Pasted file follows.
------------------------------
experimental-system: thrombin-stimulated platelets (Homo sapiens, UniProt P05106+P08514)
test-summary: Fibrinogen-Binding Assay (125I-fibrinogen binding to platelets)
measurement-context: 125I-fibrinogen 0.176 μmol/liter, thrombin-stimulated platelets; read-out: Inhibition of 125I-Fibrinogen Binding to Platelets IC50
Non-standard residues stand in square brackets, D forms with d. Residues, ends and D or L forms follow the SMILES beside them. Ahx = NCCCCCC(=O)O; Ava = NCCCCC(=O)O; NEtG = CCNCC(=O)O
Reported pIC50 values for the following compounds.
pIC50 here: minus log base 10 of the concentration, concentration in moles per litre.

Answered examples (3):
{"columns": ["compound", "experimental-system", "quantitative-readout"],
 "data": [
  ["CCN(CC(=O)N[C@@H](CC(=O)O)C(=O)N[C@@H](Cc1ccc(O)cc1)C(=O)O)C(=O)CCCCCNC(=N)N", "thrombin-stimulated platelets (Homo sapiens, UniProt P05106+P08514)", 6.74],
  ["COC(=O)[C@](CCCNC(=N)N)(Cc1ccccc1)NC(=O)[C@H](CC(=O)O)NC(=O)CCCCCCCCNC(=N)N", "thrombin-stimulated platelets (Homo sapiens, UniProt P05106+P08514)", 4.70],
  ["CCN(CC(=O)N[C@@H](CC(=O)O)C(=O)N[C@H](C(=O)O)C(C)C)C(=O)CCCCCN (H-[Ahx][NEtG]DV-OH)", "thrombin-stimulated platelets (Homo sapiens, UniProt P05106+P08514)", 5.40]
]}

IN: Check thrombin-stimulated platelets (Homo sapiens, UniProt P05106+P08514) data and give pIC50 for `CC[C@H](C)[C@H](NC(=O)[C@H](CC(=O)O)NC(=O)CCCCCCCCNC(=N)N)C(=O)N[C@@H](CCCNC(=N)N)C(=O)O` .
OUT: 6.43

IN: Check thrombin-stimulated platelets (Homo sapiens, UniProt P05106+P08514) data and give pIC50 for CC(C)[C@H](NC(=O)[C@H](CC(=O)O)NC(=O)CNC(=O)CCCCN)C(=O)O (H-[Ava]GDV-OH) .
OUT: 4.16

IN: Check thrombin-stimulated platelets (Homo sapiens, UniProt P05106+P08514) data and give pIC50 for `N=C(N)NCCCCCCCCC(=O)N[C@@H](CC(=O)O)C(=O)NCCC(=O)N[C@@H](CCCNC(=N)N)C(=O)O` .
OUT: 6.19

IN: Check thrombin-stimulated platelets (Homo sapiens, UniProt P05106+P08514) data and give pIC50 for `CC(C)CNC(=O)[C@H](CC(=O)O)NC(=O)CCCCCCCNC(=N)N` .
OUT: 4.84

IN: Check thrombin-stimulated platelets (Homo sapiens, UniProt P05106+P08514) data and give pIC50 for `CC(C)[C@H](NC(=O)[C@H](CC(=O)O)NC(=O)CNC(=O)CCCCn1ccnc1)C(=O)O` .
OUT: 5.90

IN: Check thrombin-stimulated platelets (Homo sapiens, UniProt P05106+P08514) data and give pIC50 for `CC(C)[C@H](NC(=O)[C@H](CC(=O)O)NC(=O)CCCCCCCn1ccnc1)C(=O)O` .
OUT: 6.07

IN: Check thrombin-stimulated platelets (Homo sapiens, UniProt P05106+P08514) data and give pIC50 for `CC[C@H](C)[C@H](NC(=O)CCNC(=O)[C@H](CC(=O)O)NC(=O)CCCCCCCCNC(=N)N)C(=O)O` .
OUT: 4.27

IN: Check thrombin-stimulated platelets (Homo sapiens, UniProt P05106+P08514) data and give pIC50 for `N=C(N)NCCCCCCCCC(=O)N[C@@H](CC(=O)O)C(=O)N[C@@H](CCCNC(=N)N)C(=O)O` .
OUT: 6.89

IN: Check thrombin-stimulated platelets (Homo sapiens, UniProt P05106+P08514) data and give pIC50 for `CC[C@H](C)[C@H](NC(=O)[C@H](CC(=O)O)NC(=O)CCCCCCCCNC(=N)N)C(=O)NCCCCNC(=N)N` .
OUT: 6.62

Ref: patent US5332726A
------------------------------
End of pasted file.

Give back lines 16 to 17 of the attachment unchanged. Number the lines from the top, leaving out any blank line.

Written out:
IN: Check thrombin-stimulated platelets (Homo sapiens, UniProt P05106+P08514) data and give pIC50 for CC(C)[C@H](NC(=O)[C@H](CC(=O)O)NC(=O)CNC(=O)CCCCN)C(=O)O (H-[Ava]GDV-OH) .
OUT: 4.16